Goals for the First Day of Class

by Mike Meyer, Director of the William G. Jackson Center for Teaching and Learning

Michigan Tech instructors need to make the most of every minute.   The good news is that a tremendous number of free teaching resources are available to us, so that –  increasingly – we don’t have to “reinvent the wheel.”  Each week of this fall semester, I’ll showcase one of my favorite online (free!) teaching resources, in hopes that you’ll find some things that increase learning and save you time.  If you have favorite resources, I encourage you to bring them to my attention so I can share them with the instructional community as well.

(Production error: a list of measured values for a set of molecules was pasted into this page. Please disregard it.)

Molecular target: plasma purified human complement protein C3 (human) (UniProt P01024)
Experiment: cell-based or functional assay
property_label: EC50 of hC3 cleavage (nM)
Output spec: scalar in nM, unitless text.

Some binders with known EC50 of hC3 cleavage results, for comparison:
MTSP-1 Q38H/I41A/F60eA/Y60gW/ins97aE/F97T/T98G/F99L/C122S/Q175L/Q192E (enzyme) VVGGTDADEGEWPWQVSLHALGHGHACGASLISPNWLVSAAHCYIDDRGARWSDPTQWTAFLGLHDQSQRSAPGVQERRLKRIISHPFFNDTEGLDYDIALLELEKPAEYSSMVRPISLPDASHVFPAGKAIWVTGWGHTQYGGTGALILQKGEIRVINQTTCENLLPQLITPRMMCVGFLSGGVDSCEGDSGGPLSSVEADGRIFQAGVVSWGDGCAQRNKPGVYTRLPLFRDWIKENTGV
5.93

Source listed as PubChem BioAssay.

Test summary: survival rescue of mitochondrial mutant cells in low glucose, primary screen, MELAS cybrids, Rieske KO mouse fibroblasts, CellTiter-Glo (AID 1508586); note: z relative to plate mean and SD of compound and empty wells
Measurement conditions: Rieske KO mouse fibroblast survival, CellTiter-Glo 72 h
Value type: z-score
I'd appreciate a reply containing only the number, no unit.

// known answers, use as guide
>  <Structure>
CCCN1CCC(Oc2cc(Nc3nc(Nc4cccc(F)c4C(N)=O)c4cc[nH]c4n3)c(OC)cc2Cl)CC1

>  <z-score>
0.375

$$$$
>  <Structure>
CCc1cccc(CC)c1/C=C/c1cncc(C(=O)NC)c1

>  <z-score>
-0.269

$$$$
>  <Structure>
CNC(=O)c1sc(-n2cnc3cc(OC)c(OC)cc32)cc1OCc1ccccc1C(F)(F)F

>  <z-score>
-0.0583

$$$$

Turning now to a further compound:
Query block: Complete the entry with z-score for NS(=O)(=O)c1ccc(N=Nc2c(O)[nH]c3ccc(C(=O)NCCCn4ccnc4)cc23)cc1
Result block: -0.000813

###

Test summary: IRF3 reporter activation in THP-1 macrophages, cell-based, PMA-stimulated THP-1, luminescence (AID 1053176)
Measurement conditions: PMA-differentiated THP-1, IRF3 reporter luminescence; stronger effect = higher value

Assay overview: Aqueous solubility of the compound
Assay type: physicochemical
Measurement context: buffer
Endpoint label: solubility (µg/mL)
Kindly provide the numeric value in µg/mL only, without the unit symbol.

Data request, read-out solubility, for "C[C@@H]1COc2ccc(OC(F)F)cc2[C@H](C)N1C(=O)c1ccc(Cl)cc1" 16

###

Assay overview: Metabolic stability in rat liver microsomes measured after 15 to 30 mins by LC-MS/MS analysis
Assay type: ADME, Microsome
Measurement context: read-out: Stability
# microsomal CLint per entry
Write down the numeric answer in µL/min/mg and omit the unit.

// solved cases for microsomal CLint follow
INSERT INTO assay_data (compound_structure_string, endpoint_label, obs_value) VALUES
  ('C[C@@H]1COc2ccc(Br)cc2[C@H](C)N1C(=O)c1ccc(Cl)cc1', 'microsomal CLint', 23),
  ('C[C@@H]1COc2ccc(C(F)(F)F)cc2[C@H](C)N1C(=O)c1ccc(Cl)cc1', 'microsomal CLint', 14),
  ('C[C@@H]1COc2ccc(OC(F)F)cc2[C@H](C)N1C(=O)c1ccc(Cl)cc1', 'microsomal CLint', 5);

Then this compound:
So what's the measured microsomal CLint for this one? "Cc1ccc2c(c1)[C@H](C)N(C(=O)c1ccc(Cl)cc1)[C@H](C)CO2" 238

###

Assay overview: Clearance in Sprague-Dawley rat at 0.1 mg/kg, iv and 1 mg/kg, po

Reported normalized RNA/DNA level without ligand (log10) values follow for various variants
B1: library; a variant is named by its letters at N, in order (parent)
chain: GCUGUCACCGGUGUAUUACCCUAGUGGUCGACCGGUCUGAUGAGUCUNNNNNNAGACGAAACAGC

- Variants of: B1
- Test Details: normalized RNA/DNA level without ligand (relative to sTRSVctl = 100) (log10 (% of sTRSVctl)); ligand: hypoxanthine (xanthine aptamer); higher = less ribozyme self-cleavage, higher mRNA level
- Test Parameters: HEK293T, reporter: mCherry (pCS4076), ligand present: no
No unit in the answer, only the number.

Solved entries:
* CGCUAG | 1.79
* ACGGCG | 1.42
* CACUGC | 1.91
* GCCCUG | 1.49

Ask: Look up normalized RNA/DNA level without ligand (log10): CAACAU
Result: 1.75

This week’s resource is Merlot Elixr’s “Goals for the First Day of Class”.

This “case story” is a series of short videos showcasing essential practices for the first day of class and a plethora of ideas to really get the semester started right.   Snippets from a wide variety of disciplines are included, but the general themes (Motivation, Framing, Expectations, Assessment, Climate, and Administration) are generically useful as you plan your first day.

If you’d like to talk more about your first day, or about any aspect of your teaching, feel free to stop by the William G. Jackson Center for Teaching and Learning in the Van Pelt and Opie Library, Suite 219!